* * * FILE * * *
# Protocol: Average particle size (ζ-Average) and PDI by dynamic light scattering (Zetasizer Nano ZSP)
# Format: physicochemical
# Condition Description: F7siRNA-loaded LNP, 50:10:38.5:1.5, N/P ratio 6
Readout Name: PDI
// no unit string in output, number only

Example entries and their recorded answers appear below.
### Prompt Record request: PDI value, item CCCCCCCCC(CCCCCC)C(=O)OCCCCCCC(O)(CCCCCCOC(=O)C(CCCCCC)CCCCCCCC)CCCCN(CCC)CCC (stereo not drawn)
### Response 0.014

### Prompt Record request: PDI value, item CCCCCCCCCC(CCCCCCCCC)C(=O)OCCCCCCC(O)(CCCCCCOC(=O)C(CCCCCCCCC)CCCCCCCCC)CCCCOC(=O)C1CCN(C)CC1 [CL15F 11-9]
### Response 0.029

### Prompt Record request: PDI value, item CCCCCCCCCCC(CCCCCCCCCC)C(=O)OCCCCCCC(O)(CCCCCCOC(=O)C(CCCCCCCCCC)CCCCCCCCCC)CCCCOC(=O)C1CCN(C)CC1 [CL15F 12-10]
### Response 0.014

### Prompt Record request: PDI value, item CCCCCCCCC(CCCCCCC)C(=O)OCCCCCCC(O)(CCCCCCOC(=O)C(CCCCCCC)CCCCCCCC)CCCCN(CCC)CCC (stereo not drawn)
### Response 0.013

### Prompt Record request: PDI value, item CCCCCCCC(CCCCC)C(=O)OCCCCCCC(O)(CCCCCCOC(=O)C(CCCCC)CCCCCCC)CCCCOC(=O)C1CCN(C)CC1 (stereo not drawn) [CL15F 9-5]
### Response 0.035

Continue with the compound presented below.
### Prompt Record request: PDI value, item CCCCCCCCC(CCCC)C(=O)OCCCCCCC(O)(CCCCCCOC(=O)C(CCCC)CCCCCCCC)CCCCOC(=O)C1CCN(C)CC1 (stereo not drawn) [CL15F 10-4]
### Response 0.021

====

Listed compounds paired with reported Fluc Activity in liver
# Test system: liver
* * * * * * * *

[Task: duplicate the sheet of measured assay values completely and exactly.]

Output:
# Protocol: Average particle size (ζ-Average) and PDI by dynamic light scattering (Zetasizer Nano ZSP)
# Format: physicochemical
# Condition Description: F7siRNA-loaded LNP, 50:10:38.5:1.5, N/P ratio 6
Readout Name: PDI
// no unit string in output, number only

Example entries and their recorded answers appear below.
### Prompt Record request: PDI value, item CCCCCCCCC(CCCCCC)C(=O)OCCCCCCC(O)(CCCCCCOC(=O)C(CCCCCC)CCCCCCCC)CCCCN(CCC)CCC (stereo not drawn)
### Response 0.014

### Prompt Record request: PDI value, item CCCCCCCCCC(CCCCCCCCC)C(=O)OCCCCCCC(O)(CCCCCCOC(=O)C(CCCCCCCCC)CCCCCCCCC)CCCCOC(=O)C1CCN(C)CC1 [CL15F 11-9]
### Response 0.029

### Prompt Record request: PDI value, item CCCCCCCCCCC(CCCCCCCCCC)C(=O)OCCCCCCC(O)(CCCCCCOC(=O)C(CCCCCCCCCC)CCCCCCCCCC)CCCCOC(=O)C1CCN(C)CC1 [CL15F 12-10]
### Response 0.014

### Prompt Record request: PDI value, item CCCCCCCCC(CCCCCCC)C(=O)OCCCCCCC(O)(CCCCCCOC(=O)C(CCCCCCC)CCCCCCCC)CCCCN(CCC)CCC (stereo not drawn)
### Response 0.013

### Prompt Record request: PDI value, item CCCCCCCC(CCCCC)C(=O)OCCCCCCC(O)(CCCCCCOC(=O)C(CCCCC)CCCCCCC)CCCCOC(=O)C1CCN(C)CC1 (stereo not drawn) [CL15F 9-5]
### Response 0.035

Continue with the compound presented below.
### Prompt Record request: PDI value, item CCCCCCCCC(CCCC)C(=O)OCCCCCCC(O)(CCCCCCOC(=O)C(CCCC)CCCCCCCC)CCCCOC(=O)C1CCN(C)CC1 (stereo not drawn) [CL15F 10-4]
### Response 0.021

====

Listed compounds paired with reported Fluc Activity in liver
# Test system: liver